‘Ship-Creators of Mighty Bangladesh’
“Steeping into the muddy shiphub my eyes stumble on barefooted children playing ‘Akka Dokka’. By following their queries giggles I smiled to the little-girl next to me asking ‘What to your father do’? With a wide smile showing her recently missing baby teeth’s, she whispered ‘My father builds big big ships’. The place is familiar to me so as these children but I rejoice these moments every day when I jump from my boat and my day start with ‘big big ships’. I walk towards to Ship Creators, to the people that the world knows little about. Step to them, who are building ships on a daily basis with their expertise, power, energy and who dream to make something big, bigger than their life, bigger than their identity, bigger than their credits without much expectation. ”
– GMB AKASH
In the shipyard every worker is full of activity, no one have any time to talk. Constant work with flame, sound and dust may seem intolerable. Especially the constant ‘Dhang-Dhang-Dhang’ sounds of steel and hammer will auto upgrade any ones heart beat. But to the workers it’s their daily doze. These Ship-craft-masters never get tired often handle everything in spite of getting any structural design keep building ships on their own effort with their basic genetic talent without any break. Frequently without goggles, risking serious injury or blindness, they all climb tall rope ladders to the ships’ highest points to retrieve items, risking death if they slip but yet happily they keep working in the pleasure of building the ship
Bangladesh is set to emerge as a new export leader for building small ships after cutting deals worth over $ 250 million last year alone. More than 250,000 skilled and semi-skilled workers are employed in the shipbuilding industry Bangladesh. All inland and coastal ships are constructed and repaired locally in these Bangladeshi shipyards. Bangladesh has all the ingredients to turn itself into a hub of export oriented shipbuilding for small and medium-sized vessels. The full utilization of the opportunities that are now present in the global shipbuilding market can turn this sector into a billion dollar industry within a decade. In recent times, a dozen shipyards are expanding their capacity for building ocean-going ships to enter the international market.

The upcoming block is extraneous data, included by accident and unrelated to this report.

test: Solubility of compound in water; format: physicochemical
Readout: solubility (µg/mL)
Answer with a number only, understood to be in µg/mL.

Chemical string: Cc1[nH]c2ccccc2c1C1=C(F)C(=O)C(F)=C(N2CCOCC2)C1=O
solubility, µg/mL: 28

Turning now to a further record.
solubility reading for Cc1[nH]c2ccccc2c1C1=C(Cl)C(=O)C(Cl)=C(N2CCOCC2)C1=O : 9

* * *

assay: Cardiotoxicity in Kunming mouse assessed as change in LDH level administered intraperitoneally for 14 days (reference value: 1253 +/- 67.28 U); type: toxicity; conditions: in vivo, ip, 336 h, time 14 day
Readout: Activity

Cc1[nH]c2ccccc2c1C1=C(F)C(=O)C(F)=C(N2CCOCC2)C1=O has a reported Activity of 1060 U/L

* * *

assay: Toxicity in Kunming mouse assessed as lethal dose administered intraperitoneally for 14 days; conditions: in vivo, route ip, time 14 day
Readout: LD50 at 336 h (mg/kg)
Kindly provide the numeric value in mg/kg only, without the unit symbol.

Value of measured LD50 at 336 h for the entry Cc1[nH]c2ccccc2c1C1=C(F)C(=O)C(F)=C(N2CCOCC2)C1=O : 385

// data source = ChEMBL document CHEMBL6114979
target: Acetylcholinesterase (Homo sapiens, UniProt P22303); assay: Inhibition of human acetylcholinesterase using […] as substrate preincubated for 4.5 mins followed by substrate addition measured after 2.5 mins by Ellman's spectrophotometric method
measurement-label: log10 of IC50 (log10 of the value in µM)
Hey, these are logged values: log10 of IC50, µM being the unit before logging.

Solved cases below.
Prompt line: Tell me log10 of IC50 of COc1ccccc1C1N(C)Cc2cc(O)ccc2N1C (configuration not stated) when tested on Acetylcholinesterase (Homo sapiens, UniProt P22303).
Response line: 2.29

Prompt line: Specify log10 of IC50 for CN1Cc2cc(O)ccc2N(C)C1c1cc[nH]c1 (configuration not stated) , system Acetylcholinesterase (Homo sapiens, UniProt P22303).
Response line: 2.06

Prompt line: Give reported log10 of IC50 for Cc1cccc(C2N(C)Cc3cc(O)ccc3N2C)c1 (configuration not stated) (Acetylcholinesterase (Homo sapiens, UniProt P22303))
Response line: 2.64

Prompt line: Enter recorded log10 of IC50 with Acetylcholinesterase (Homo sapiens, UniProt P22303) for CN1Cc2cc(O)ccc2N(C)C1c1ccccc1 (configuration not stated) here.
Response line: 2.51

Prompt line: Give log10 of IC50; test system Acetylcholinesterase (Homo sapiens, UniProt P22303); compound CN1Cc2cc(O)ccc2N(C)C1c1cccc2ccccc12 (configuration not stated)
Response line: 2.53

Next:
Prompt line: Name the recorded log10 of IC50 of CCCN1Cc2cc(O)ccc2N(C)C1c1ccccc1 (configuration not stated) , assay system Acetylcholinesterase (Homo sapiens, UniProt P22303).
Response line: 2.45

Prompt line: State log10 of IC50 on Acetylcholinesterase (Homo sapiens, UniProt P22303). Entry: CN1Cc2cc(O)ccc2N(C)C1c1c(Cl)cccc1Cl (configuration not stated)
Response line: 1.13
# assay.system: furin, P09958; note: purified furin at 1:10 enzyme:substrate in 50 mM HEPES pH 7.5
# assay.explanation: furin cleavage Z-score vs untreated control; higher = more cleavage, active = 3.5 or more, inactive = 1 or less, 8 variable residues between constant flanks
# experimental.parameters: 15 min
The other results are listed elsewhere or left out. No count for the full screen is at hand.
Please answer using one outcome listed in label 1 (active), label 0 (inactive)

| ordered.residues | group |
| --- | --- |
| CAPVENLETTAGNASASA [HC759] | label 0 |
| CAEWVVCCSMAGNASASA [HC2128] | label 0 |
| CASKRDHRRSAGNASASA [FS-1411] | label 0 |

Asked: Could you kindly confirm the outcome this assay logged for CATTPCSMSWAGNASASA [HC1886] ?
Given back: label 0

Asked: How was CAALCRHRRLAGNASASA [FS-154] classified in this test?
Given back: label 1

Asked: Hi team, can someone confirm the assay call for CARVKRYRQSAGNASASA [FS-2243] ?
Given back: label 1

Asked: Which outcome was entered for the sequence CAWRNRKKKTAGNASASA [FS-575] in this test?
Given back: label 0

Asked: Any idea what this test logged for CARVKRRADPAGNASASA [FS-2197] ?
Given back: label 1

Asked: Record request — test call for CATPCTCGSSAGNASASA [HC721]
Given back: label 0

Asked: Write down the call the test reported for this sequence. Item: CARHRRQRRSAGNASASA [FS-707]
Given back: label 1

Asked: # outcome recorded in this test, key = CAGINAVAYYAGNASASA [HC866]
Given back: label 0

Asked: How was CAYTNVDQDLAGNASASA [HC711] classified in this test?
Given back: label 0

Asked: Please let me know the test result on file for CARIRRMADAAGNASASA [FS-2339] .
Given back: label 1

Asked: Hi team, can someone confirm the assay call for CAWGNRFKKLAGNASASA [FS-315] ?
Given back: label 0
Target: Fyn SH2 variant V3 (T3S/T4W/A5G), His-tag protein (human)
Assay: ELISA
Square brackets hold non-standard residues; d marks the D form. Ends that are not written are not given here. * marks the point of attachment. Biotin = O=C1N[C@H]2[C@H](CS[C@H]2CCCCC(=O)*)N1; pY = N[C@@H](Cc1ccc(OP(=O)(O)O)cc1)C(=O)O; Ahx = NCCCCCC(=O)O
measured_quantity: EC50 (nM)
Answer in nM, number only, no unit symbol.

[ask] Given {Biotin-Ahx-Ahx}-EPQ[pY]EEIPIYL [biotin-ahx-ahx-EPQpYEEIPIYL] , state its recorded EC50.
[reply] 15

** (There are more than one hundred shipyards and workshops in Bangladesh, most of them are privately owned shipyards. Out of these shipyards, approximately 70 per cent are located in and around Dhaka and Narayanganj along the side of the river bank of Buriganga, Shitalakha and Meghna. About 20 per cent shipyards of Chittagong division are located along the side of the Karnapuli river and six per cent are located along the bank of the Poshur River in Khulna division while the remaining for per cent are located in Barisal division)
Availability of cheap human input is the main strength of the country and this is one of the main determinants in allowing this labour intensive industry to flourish. Also, easily trainable workers can provide this country with a decisive edge over other prospective countries. Bangladesh is in very much an advantageous position in this respect as labour cost is the cheapest among other shipbuilding countries around the world. But it alleys not that only for livelihood these ship-creators give their labour to this industry. Their dream, their hope ties with it and it’s in their gene to build ships. But the work is sporadic, and after paying the rent on the family’s tiny bamboo shack, workers has barely forty cents left to feed each of the family members. With no other options, workers usually sat their eldest son down in the work. An armature’s job would add $2.20 to the family’s daily budget. Still they build their hopes, build their ships with or without expectation.
Mishir Mia and his 25 member’s team seat silently beside the shipyard. After working two long years their team builds a world class ship. It will sail within short time. No one was answering my repeated questions. After a long break Mishir Mia said “Let me bring my son sir. I will show him the ship. He will become a marine engineer one day; then he will bravely share with friends that without any degree his father once built big big ships. Let me go Sir. I will answer you later.” Team of 25 labours is sign of victory. It’s our victory. It’s Tribute to their bravery, their silent involvement in the economy. Aren’t we seeing a mighty Bangladesh?
– GMB Akash